Arthuret is an Ancient Parish in the county of Cumberland.
Other places in the parish include: Lyneside Quarter, Netherby, Longtown Quarter, Longtown, Netherby Quarter, Lyneside, Lineside, Breconhill Quarter, and Breconhill.
Parish church: St. Michael
Parish registers begin:
- Parish registers: 1610
- Bishop’s Transcripts: 1665
Nonconformists include: Church of Scotland/Scottish Presbyterian, United Presbyterian Church of Scotland, and Wesleyan Methodist.
The Imperial Gazetteer of England & Wales 1870
ARTHURET, a parish in Longtown district, Cumberland; on the river Esk, and the Border Counties railway, 8 miles N of Carlisle. It contains Longtown, with r. station and post office, the latter under Carlisle; and contains also the townships of Netherby, Breconhill, and Lyneside. Acres, 17,390. Real property, £9,615. Pop., 3,714. Houses, 615. The property is divided among a few. Much of the surface is the low flat land of Solway moss, stretching toward the head of the Solway frith; and this, in 1543, was the scene of a famous battle in which the Scots under Oliver Sinclair were defeated by the English under Sir Thomas Wharton. Netherby Hall is the seat of Sir F. U. Graham, Bart.; and contains a large collection of Roman coins, tablets, altars, baths, and other relics found in the vicinity. The living is a rectory in the diocese of Carlisle. Value, £847. Patron, Sir F. U. Graham, Bart. The church was renovated in 1869. There is an endowed school with £40 a year. Archy Armstrong, court-jester to James I. and Charles I., was a native, and was buried in the churchyard.
Source: The Imperial Gazetteer of England & Wales [Wilson, John M]. A. Fullarton & Co. N. d. c. [1870-72].
A Topographical Dictionary of England 1848
ARTHURET (St. Michael), a parish, in the union of Longtown, Eskdale ward, E. division of Cumberland, ¾ of a mile (S.) from Longtown; comprising the townships of Breconhill, Lyneside, Longtown, and Netherby, and containing 2859 inhabitants. This parish is situated on the border of Scotland, where in 1337 a Scottish army crossed, which, marching eastward, destroyed about twenty villages; and at the chapel of Solom, a small oratory which anciently stood near the spot called the Chapel Flosh, commissioners from England and Scotland met in 1343, to settle the boundaries of the respective countries. On Solom Moss, in 1542, the Scots, 10,000 in number, but discontented with their commander, Oliver Sinclair, a favourite of the Scottish monarch, allowed themselves to be defeated by a small body of about 500 English troops, under the command of Dacres and Musgrave, and it is said that 1000 of them were made prisoners, amongst whom were 200 noblemen, esquires, and gentlemen. The parish comprises about 11,000 acres, and there are quarries of white and red freestone within its limits. The living is a rectory, valued in the king’s books at £3. 2. 1.; net income, £687; patron, Sir J. R. G. Graham, Bart. The church was rebuilt in 1609, with the exception of the tower, which was not erected till 1690: in the churchyard is a rude cross with a pierced capital, near which were interred the remains of Archibald Armstrong, court jester to James I. and Charles I., and a native of the parish. An artificial tumulus, in the form of a prostrate human figure, near the church, is said to have been raised over the body of a chieftain slain in the above-mentioned battle.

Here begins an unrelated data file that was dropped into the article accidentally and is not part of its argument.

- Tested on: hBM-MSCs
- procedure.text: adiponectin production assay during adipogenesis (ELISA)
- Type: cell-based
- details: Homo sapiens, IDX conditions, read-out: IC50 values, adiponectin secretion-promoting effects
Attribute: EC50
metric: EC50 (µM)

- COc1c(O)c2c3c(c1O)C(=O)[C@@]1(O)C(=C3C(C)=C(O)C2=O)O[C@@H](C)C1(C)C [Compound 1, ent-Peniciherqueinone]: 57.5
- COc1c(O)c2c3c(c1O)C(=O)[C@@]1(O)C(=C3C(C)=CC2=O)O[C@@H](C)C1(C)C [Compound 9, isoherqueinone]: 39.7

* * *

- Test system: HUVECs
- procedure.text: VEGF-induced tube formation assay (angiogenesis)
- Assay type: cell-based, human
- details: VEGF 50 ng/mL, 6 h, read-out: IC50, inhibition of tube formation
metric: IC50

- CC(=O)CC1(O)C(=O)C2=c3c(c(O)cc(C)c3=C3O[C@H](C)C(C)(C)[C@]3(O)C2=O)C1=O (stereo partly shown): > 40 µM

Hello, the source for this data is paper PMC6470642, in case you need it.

Source: A Topographical Dictionary of England by Samuel Lewis 1848
Cumberland Archives & Family History Groups
Records for England
Births and Baptism Records
War and Conflict
Civil Registration District: Longtown
Probate Court: Court of the Bishop of Carlisle (Episcopal Consistory)
Rural Deanery: Carlisle
Poor Law Union: Longtown
Hundred: Eskdale Ward